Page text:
Another frequent criticism is that mandatory minimums strip discretion from judges, who know all the facts of a case and are the best equipped to determine an appropriate sentence. It's a blunt instrument to deal with a complex problem, said Smickle's lawyer, Dirk Derstine.
"Our judges know perfectly well that possession of firearms is a very, very serious thing," he said. "Really, what this indicates is a lack of trust in the judiciary."
Derstine also represents Hussein Nur in another case that will go before the Appeal Court panel in February. In that case, which came a few months before the Smickle decision was issued, the trial judge found merit to the constitutional challenge, but dismissed it.
Superior Court Judge Michael Code found that there were many circumstances in which a three-year sentence could end up being cruel and unusual, such as in the case of John Snobelen, a former Ontario cabinet minister who never got around to registering a gun in Canada after buying it among the contents of a ranch in the U.S. His wife told police about its existence during marital difficulties.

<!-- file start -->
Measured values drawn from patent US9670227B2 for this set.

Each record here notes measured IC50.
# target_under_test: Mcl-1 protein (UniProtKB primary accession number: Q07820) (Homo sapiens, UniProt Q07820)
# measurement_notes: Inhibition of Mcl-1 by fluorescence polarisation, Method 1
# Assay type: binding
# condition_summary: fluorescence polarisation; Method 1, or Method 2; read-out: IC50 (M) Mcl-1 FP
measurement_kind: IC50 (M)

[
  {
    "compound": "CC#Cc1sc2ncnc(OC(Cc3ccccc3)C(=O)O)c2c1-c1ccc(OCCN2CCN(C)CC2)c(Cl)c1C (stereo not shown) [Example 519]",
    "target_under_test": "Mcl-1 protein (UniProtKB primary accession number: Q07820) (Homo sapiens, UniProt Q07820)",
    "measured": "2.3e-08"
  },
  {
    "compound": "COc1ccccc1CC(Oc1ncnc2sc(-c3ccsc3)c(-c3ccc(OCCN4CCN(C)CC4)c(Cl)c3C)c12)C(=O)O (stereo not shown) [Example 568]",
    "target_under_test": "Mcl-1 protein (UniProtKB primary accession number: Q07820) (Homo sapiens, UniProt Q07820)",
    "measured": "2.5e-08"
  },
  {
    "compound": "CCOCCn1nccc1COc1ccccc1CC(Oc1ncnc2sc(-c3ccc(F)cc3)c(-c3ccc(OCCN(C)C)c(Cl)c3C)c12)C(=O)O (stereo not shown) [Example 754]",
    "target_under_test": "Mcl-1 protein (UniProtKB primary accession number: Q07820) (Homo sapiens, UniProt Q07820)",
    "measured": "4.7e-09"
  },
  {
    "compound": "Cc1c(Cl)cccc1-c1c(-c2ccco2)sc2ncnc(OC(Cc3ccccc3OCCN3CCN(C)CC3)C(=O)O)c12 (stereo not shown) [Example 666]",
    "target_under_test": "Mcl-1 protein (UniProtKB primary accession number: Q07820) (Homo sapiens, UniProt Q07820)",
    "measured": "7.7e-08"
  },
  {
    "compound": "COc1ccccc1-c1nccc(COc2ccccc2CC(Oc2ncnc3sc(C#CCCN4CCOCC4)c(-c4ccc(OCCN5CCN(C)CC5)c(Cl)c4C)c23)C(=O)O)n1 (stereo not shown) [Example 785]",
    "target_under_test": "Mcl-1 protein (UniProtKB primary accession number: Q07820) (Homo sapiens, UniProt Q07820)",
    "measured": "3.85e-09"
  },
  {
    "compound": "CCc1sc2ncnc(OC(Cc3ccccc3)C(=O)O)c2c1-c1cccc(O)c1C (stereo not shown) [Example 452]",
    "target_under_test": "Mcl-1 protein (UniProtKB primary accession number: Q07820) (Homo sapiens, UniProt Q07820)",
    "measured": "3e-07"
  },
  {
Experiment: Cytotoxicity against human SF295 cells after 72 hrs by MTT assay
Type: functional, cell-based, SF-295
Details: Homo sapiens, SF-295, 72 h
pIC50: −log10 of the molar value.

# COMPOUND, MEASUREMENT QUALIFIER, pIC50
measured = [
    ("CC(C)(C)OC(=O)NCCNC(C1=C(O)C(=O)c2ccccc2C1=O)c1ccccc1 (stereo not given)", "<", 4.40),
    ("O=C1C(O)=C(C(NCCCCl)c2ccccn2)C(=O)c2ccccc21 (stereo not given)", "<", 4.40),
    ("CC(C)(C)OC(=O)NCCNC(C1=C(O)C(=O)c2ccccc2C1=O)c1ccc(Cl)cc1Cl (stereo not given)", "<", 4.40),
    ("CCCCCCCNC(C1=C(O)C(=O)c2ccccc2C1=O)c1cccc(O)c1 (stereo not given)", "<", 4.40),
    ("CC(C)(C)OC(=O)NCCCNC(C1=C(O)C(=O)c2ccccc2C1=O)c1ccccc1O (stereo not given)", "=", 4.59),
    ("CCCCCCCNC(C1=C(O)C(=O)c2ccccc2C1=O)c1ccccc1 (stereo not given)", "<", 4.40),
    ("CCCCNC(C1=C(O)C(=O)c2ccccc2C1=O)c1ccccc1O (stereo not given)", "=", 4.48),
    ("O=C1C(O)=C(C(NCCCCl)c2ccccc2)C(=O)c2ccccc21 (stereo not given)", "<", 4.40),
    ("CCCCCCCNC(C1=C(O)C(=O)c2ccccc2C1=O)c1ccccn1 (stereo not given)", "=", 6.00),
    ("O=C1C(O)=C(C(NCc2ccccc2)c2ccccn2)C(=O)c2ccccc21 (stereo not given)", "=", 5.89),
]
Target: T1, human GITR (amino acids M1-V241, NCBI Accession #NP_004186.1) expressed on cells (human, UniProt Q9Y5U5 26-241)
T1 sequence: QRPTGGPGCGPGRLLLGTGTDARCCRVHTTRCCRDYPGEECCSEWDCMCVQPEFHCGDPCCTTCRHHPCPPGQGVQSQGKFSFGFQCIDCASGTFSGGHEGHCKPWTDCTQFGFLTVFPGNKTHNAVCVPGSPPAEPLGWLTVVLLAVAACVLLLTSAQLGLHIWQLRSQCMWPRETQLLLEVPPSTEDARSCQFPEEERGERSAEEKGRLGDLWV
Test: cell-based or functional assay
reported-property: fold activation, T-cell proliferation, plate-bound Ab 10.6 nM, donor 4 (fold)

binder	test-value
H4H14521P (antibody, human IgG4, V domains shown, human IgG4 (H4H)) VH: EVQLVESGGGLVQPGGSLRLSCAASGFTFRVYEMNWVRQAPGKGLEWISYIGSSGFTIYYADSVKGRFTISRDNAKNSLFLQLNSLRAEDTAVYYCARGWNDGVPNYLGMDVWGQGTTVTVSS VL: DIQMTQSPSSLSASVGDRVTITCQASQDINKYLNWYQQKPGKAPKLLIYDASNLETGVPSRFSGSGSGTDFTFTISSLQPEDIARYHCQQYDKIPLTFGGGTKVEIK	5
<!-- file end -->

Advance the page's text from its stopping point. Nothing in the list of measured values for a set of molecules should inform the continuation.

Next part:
But the judge said the Crown, as it did in the Snobelen case, can decide to proceed to a summary conviction, which is treated less seriously and with less jail time than indictable offences. Snobelen was granted an absolute discharge.
That option in the firearms offence saves the law from being declared unconstitutional, Code said. But, he warned, "one unwise Crown election" may invalidate the whole sentencing scheme.
Nur also argued that the difference in penalties for summary conviction and indictment is arbitrary and Code agreed.
The government raised the mandatory minimum sentence for possession of a loaded prohibited firearm from one year to three years as part of the 2008 omnibus bill. But it didn't change the sentencing options for the same charge under a summary conviction.
The maximum sentence on a summary conviction for the crime remained one year. That has left a two-year gap that "makes no rational sense," Code said. It appears as though it happened by mere oversight, not by some advertent decision, he said.